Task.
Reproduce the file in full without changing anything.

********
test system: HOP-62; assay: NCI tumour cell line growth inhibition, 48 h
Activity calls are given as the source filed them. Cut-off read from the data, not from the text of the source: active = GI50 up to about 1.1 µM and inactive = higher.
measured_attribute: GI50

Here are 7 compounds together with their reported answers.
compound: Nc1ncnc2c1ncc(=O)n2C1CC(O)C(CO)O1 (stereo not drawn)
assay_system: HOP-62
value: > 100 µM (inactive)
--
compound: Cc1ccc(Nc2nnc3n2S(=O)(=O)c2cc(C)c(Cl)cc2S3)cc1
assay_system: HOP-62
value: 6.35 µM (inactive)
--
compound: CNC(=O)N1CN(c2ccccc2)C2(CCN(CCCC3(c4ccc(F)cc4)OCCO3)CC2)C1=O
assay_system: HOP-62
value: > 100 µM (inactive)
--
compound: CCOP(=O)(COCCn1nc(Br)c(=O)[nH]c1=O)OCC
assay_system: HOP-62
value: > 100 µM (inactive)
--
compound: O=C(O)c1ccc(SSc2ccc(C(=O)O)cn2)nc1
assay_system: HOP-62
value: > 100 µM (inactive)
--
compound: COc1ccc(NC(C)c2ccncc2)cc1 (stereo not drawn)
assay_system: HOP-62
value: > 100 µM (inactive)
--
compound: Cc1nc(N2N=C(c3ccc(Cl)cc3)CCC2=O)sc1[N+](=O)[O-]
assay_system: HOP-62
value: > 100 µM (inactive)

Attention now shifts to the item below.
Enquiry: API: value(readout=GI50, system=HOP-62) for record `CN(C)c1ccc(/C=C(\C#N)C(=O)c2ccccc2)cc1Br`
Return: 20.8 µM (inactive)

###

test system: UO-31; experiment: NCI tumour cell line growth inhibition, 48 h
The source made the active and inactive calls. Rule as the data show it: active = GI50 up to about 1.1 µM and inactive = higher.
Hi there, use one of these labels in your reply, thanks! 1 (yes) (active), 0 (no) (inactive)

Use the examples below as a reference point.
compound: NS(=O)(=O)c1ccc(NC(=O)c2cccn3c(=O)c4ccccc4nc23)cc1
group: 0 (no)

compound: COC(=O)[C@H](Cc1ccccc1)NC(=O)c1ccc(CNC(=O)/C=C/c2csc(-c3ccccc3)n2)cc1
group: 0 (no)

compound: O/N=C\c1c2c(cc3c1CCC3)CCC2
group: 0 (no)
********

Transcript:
test system: HOP-62; assay: NCI tumour cell line growth inhibition, 48 h
Activity calls are given as the source filed them. Cut-off read from the data, not from the text of the source: active = GI50 up to about 1.1 µM and inactive = higher.
measured_attribute: GI50

Here are 7 compounds together with their reported answers.
compound: Nc1ncnc2c1ncc(=O)n2C1CC(O)C(CO)O1 (stereo not drawn)
assay_system: HOP-62
value: > 100 µM (inactive)
--
compound: Cc1ccc(Nc2nnc3n2S(=O)(=O)c2cc(C)c(Cl)cc2S3)cc1
assay_system: HOP-62
value: 6.35 µM (inactive)
--
compound: CNC(=O)N1CN(c2ccccc2)C2(CCN(CCCC3(c4ccc(F)cc4)OCCO3)CC2)C1=O
assay_system: HOP-62
value: > 100 µM (inactive)
--
compound: CCOP(=O)(COCCn1nc(Br)c(=O)[nH]c1=O)OCC
assay_system: HOP-62
value: > 100 µM (inactive)
--
compound: O=C(O)c1ccc(SSc2ccc(C(=O)O)cn2)nc1
assay_system: HOP-62
value: > 100 µM (inactive)
--
compound: COc1ccc(NC(C)c2ccncc2)cc1 (stereo not drawn)
assay_system: HOP-62
value: > 100 µM (inactive)
--
compound: Cc1nc(N2N=C(c3ccc(Cl)cc3)CCC2=O)sc1[N+](=O)[O-]
assay_system: HOP-62
value: > 100 µM (inactive)

Attention now shifts to the item below.
Enquiry: API: value(readout=GI50, system=HOP-62) for record `CN(C)c1ccc(/C=C(\C#N)C(=O)c2ccccc2)cc1Br`
Return: 20.8 µM (inactive)

###

test system: UO-31; experiment: NCI tumour cell line growth inhibition, 48 h
The source made the active and inactive calls. Rule as the data show it: active = GI50 up to about 1.1 µM and inactive = higher.
Hi there, use one of these labels in your reply, thanks! 1 (yes) (active), 0 (no) (inactive)

Use the examples below as a reference point.
compound: NS(=O)(=O)c1ccc(NC(=O)c2cccn3c(=O)c4ccccc4nc23)cc1
group: 0 (no)

compound: COC(=O)[C@H](Cc1ccccc1)NC(=O)c1ccc(CNC(=O)/C=C/c2csc(-c3ccccc3)n2)cc1
group: 0 (no)

compound: O/N=C\c1c2c(cc3c1CCC3)CCC2
group: 0 (no)